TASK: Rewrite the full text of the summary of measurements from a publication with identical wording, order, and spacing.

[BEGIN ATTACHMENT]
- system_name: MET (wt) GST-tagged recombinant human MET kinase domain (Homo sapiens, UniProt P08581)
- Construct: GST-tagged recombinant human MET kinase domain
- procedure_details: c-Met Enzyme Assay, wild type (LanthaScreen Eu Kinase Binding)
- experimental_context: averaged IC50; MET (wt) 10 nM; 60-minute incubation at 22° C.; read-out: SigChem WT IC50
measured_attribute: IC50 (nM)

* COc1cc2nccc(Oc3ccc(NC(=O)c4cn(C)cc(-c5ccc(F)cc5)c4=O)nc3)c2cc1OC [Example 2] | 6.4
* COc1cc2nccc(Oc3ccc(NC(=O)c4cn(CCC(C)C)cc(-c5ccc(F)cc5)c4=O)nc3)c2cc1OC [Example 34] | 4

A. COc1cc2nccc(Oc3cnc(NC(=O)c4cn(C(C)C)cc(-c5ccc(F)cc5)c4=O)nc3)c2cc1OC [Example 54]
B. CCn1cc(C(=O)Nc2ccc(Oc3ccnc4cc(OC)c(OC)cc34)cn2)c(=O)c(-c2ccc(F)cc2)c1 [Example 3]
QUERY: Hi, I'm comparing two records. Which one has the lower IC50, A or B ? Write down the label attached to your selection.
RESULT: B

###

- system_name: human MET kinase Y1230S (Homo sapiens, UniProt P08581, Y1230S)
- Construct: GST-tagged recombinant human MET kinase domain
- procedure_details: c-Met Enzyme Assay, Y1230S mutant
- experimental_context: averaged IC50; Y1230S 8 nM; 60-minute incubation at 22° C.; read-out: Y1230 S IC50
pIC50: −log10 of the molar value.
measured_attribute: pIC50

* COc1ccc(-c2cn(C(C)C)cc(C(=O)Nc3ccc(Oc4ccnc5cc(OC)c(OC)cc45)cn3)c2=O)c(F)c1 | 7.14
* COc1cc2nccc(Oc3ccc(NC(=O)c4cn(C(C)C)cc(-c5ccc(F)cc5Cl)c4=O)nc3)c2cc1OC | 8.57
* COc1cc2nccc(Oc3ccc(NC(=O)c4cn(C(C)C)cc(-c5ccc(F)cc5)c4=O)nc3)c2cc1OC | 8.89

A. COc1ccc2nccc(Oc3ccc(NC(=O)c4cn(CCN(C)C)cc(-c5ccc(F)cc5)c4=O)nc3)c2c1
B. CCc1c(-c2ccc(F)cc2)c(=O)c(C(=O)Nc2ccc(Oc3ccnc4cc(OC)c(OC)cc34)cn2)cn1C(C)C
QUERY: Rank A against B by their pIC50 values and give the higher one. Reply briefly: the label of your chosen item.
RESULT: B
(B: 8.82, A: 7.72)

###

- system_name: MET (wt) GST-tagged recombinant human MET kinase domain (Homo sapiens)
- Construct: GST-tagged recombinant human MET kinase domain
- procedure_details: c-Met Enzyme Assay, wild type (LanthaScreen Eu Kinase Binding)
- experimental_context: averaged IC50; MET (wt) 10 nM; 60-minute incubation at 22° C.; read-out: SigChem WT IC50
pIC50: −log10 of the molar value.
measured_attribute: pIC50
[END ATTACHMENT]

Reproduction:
- system_name: MET (wt) GST-tagged recombinant human MET kinase domain (Homo sapiens, UniProt P08581)
- Construct: GST-tagged recombinant human MET kinase domain
- procedure_details: c-Met Enzyme Assay, wild type (LanthaScreen Eu Kinase Binding)
- experimental_context: averaged IC50; MET (wt) 10 nM; 60-minute incubation at 22° C.; read-out: SigChem WT IC50
measured_attribute: IC50 (nM)

* COc1cc2nccc(Oc3ccc(NC(=O)c4cn(C)cc(-c5ccc(F)cc5)c4=O)nc3)c2cc1OC [Example 2] | 6.4
* COc1cc2nccc(Oc3ccc(NC(=O)c4cn(CCC(C)C)cc(-c5ccc(F)cc5)c4=O)nc3)c2cc1OC [Example 34] | 4

A. COc1cc2nccc(Oc3cnc(NC(=O)c4cn(C(C)C)cc(-c5ccc(F)cc5)c4=O)nc3)c2cc1OC [Example 54]
B. CCn1cc(C(=O)Nc2ccc(Oc3ccnc4cc(OC)c(OC)cc34)cn2)c(=O)c(-c2ccc(F)cc2)c1 [Example 3]
QUERY: Hi, I'm comparing two records. Which one has the lower IC50, A or B ? Write down the label attached to your selection.
RESULT: B

###

- system_name: human MET kinase Y1230S (Homo sapiens, UniProt P08581, Y1230S)
- Construct: GST-tagged recombinant human MET kinase domain
- procedure_details: c-Met Enzyme Assay, Y1230S mutant
- experimental_context: averaged IC50; Y1230S 8 nM; 60-minute incubation at 22° C.; read-out: Y1230 S IC50
pIC50: −log10 of the molar value.
measured_attribute: pIC50

* COc1ccc(-c2cn(C(C)C)cc(C(=O)Nc3ccc(Oc4ccnc5cc(OC)c(OC)cc45)cn3)c2=O)c(F)c1 | 7.14
* COc1cc2nccc(Oc3ccc(NC(=O)c4cn(C(C)C)cc(-c5ccc(F)cc5Cl)c4=O)nc3)c2cc1OC | 8.57
* COc1cc2nccc(Oc3ccc(NC(=O)c4cn(C(C)C)cc(-c5ccc(F)cc5)c4=O)nc3)c2cc1OC | 8.89

A. COc1ccc2nccc(Oc3ccc(NC(=O)c4cn(CCN(C)C)cc(-c5ccc(F)cc5)c4=O)nc3)c2c1
B. CCc1c(-c2ccc(F)cc2)c(=O)c(C(=O)Nc2ccc(Oc3ccnc4cc(OC)c(OC)cc34)cn2)cn1C(C)C
QUERY: Rank A against B by their pIC50 values and give the higher one. Reply briefly: the label of your chosen item.
RESULT: B
(B: 8.82, A: 7.72)

###

- system_name: MET (wt) GST-tagged recombinant human MET kinase domain (Homo sapiens)
- Construct: GST-tagged recombinant human MET kinase domain
- procedure_details: c-Met Enzyme Assay, wild type (LanthaScreen Eu Kinase Binding)
- experimental_context: averaged IC50; MET (wt) 10 nM; 60-minute incubation at 22° C.; read-out: SigChem WT IC50
pIC50: −log10 of the molar value.
measured_attribute: pIC50